If ever there was an image synonymous with the state of modern-day Manchester United, it was the one of water pouring from the Old Trafford roof after a pre-derby thunderstorm flooded the stadium.
It has been that way for several years, and clearly, it is not only the playing sides of things in urgent need of investment and open heart surgery. The entire place needs a facelift but has been left to decay. It was yet more evident at the abhorrent, criminal neglect of the Glazer regime as they continue to run the club into the ground.
The hole in the roof was an ironic reflection of the state of our club: rotten from the very top and no-one doing anything to change it. Attempting to wipe up the puddles, stadium staff were left with a job akin to that facing Ole Gunnar Solskjaer: the equivalent of fighting a forest fire with a water pistol.
United’s team is springing more leaks than that Old Trafford roof, with some of the culprits the usual suspects and others coming late to the party – our coaching structure and players are c**p, results are at a 57 year low, the club is in freefall and the only ones that care are us, the long-suffering fans. Attention needs to be paid not to the effects but instead the underlying cause.
City brutally demonstrated the chasm in class between a hyper-modern, upwardly mobile and forever evolving team and club and one that has fallen into a state of shambolic disrepair. Old Trafford was once the leader of stadium redevelopment, the envy of the world and one of the planet’s greatest sporting theatres. Whilst the Etihad, like its tenants, is subject to an almost state of upgrade and redevelopment, Old Trafford is tired, outdated and showing its age. Whilst everyone around us has moved forward, the ground remains etched in a time warp.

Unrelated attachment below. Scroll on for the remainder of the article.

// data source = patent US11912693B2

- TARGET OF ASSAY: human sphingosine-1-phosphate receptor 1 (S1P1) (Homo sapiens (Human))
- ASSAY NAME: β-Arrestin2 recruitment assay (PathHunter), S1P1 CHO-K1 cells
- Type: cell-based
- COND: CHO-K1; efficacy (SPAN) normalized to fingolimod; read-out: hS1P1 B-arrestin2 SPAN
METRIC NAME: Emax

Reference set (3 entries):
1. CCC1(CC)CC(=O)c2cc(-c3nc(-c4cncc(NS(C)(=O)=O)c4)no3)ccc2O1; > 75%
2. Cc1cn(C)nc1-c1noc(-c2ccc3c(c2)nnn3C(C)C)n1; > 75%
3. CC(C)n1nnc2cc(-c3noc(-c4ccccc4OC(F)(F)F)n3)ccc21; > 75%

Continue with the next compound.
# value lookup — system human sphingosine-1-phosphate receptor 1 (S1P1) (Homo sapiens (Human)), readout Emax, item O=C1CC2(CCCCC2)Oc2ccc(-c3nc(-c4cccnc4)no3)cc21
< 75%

As Old Trafford has remained pickled in aspic, so the rest have been playing catch up. Arsenal have the Emirates, Spurs have unveiled their sparkling, glitzy new state-of-the-art White Hart Lane 2.0 and Chelsea have plans for a super stadium at Stamford Bridge. Liverpool and City have increased their capacity – United’s lack of investment at every turn is as indicative as it is damning. At United, under the Glazers ownership, everything is focused on the present and not the future. All initiatives are business and money orientated, upping the revenues from a plethora of partnerships in order to scale down the debt.
These owners don’t give a s**t. They have not paid a penny of their own money into United, preferring to scrimp off others to pay off the cost of buying the thing. Blessed with taking on a model that was, at the time, a market leader, they have sat back and watched it get overtaken and left behind in all areas. While the rest of the game has invested and improved, Old Trafford’s roof has remained unrepaired as the sun has shone.
P.S. Give Daniel Taylor’s piece a read in the Guardian on the Glazers’ neglect of Old Trafford. One of the best football writers on an important issue.